3. Another large problem is the issue of health economics, something that every new medical technology has been going through in the history of healthcare. We see penetration only going so far as a private or public payer joins. In most parts of the world the discussion about the payment is happening at this moment.
  4. Regulatory approval: how do we see ourselves being regulated? Many countries haven’t thought about this challenge, Atkins points out. The new In-Vitro Diagnostics Regulation will cover this aspect.
  5. The massive challenge of workforce development and education. The amount of genomic data that’s coming our way in the next two years can probably be captured by only two percent of the counsellors. It’s of huge importance to address this problem and to keep counsellors educated. Developing automated counselling for simple purposes could be part of the solution to yield the shortage of counsellors.
  6. Involve and educate patients. Any national program needs a large number of patients. In the United Kingdom the patient engagement is very high and is therefore a good example for other countries. Individuals should be motivated and mobilised to cooperate.
     

Growth of Clinical Genomics in the UK

The vision of the original Genomics England 100,000 genomes project was considered ambitious when it was first communicated several years ago. The goals were expanded significantly in October 2018 with the announcement by the Secretary of State for Health and Social Care of the goal to sequence 5 million genomes “within the next 5 years”. By all accounts the final details are to be finalised as it relates to the source of the genomes and funding, but the scale of the ambition has been inspirational to all those involved in clinical genomics in the UK. Without question this will continue to support the aims that lead to the development of the original pilot project of 100K genomes.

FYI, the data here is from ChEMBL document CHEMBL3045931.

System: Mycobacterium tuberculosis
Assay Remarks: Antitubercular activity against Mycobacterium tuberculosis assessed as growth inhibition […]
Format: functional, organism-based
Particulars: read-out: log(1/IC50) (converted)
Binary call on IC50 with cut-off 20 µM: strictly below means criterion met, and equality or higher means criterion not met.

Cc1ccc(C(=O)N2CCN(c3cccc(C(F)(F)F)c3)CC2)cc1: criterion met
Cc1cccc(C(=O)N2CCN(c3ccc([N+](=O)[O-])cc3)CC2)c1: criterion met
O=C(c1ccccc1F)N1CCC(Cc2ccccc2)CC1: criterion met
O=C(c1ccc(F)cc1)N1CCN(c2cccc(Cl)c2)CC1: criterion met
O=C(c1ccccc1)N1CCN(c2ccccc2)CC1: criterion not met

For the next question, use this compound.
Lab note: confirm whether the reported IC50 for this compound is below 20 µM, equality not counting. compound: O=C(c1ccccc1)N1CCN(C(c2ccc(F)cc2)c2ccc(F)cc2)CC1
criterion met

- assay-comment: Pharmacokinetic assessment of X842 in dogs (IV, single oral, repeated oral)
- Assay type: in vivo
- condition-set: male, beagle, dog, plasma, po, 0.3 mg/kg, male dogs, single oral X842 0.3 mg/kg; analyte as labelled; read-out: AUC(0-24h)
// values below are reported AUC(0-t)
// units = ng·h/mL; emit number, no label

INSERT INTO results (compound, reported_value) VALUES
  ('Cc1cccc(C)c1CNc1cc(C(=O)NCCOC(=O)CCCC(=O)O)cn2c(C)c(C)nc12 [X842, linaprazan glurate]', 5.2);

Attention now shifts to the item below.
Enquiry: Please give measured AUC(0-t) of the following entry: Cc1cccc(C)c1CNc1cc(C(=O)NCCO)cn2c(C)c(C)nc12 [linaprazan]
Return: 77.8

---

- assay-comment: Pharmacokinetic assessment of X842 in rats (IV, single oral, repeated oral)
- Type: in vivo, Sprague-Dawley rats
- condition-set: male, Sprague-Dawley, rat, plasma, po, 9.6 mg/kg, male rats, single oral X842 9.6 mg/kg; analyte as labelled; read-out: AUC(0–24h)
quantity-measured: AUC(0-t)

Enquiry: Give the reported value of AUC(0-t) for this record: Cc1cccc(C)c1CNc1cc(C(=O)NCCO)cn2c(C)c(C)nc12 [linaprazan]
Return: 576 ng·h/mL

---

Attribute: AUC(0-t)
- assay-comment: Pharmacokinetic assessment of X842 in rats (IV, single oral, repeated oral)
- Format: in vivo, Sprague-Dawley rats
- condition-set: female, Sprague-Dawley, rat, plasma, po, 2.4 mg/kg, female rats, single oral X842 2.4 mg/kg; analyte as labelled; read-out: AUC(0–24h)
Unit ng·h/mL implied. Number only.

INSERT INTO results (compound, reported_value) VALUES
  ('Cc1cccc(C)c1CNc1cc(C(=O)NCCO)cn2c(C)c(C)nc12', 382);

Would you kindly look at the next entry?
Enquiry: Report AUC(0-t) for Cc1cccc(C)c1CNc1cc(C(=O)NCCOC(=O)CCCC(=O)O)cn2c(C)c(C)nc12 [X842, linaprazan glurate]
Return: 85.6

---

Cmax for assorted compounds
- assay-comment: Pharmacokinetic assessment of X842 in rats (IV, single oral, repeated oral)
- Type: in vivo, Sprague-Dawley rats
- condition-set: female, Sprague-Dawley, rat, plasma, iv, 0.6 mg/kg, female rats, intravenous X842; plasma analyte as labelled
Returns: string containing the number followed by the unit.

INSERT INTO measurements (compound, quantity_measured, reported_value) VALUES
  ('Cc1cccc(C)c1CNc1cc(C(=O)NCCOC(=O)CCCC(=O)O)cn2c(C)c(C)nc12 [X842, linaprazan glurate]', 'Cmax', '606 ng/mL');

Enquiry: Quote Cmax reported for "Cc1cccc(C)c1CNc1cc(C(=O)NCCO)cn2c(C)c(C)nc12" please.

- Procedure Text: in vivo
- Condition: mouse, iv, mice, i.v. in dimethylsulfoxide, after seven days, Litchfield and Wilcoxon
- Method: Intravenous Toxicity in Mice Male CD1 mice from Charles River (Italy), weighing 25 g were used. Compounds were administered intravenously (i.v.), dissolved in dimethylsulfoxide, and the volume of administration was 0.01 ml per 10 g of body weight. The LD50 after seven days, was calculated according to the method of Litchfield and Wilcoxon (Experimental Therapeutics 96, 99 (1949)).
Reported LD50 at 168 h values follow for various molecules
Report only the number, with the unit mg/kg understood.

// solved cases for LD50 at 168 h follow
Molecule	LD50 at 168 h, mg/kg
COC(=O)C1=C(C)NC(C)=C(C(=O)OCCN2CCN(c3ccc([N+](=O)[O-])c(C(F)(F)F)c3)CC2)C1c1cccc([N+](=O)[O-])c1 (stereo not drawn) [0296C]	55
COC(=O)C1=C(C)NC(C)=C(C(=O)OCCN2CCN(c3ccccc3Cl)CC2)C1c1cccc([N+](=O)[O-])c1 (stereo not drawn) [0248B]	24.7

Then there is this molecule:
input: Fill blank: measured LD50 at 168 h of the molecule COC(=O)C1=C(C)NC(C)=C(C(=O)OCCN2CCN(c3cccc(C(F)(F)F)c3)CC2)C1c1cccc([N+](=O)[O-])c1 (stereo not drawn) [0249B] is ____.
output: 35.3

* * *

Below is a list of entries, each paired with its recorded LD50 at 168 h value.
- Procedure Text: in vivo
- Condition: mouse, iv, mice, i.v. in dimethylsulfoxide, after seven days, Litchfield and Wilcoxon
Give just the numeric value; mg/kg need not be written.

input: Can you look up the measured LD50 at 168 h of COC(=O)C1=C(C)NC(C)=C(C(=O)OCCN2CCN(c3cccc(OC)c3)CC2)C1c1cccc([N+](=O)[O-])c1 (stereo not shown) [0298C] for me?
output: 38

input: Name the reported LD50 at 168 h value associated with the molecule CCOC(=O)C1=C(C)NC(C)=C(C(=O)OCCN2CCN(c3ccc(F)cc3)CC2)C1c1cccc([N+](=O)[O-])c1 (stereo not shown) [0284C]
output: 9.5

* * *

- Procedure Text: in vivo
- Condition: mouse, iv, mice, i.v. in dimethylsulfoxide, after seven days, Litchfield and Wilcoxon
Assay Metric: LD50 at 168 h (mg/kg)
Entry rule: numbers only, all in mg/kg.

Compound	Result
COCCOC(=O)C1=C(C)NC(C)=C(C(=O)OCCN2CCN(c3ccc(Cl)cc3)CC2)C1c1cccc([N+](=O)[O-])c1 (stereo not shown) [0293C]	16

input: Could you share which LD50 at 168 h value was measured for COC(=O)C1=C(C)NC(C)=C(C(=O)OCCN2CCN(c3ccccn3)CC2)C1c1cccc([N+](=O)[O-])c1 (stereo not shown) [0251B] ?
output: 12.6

What is the benefit of the European 1+Million Genomes project, in which the Netherlands participates, when the UK will have 5 million genomes, Atkins is asked during his presentation?

The benefits would be like those anticipated by the investment in Genomics England that begins with and Improvement in the clinical genomics infrastructure, formation of a valuable Dutch genomics resource, new skills and capabilities and potentially an emerging industry. These in turn will elevate the standard of clinical care that will both help Dutch citizens and potentially reduce the cost burden.

Lessons learned so far

Atkins ends his talk by sharing the lessons he has learned during his journey from genomic data to personalised health care so far.

  • Partnership and planning are key.
  • Expect delays and build contingency. “In any software development program you get roughly a third of what you had planned, it’s the same in genomics. We have now over 40 engineers, but we really want to scale up to address this problem.”
  • Allocate sufficient resources.
  • Involve all stakeholders at every stage. “Commercial partners, the NHS, but also participants and their families. Anything you do, do it public.”
  • Develop test data as early as possible. “Genomics has anything to do with software”
  • Training and retraining is essential. “It’s one of these things that’s so unlike other procedures. There’s so much change in a database, it’s not static. So bear in mind that the training budget is always involved in your planning.”

> Read the full report of the meeting